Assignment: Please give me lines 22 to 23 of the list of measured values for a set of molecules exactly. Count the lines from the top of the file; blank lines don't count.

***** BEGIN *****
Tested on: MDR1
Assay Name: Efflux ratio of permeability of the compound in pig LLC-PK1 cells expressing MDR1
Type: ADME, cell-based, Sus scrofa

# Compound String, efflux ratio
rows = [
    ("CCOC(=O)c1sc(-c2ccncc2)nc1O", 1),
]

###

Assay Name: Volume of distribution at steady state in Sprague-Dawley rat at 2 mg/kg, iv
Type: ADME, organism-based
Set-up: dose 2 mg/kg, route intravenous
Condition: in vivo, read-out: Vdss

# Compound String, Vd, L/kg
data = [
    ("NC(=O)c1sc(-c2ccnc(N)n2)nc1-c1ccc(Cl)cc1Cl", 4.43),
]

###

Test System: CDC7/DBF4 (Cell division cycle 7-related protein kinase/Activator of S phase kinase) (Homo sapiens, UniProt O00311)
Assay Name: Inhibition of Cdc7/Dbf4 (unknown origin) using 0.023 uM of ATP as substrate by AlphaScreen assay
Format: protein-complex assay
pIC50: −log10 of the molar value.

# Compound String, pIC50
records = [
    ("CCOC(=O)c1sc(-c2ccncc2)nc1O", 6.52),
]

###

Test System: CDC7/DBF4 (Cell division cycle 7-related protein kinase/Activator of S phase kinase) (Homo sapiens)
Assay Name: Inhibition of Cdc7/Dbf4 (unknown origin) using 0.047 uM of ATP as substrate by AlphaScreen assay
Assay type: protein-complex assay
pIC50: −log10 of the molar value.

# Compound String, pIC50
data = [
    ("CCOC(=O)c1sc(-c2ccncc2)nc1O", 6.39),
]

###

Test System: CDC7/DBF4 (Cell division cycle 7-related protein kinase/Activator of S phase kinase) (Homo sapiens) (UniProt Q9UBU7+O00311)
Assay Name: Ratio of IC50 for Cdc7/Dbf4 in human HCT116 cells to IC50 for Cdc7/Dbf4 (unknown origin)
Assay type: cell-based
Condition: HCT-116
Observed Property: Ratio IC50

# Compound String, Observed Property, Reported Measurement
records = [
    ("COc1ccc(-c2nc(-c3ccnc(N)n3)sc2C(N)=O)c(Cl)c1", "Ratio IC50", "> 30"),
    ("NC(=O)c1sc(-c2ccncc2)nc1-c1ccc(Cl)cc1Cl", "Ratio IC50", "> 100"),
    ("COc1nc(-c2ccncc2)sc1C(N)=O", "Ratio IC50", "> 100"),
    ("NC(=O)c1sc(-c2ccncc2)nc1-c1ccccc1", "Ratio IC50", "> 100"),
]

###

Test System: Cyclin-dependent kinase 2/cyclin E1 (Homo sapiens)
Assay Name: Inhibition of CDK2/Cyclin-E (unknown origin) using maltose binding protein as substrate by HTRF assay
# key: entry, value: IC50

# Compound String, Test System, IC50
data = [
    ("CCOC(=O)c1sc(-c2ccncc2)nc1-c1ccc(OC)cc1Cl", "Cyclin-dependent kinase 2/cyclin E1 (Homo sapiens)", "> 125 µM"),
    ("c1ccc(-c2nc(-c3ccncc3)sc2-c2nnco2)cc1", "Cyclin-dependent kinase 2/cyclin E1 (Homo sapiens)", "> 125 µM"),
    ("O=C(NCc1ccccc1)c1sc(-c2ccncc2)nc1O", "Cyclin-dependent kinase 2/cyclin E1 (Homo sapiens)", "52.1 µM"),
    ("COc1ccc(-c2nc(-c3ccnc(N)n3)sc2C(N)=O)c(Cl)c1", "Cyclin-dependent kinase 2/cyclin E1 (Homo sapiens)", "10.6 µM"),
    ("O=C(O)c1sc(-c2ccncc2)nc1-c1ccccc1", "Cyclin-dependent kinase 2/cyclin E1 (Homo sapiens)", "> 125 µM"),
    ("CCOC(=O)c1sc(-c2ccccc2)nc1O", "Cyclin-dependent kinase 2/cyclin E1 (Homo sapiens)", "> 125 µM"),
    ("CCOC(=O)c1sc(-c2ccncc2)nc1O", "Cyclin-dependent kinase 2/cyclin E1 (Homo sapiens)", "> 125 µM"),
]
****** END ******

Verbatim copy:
# Compound String, pIC50
records = [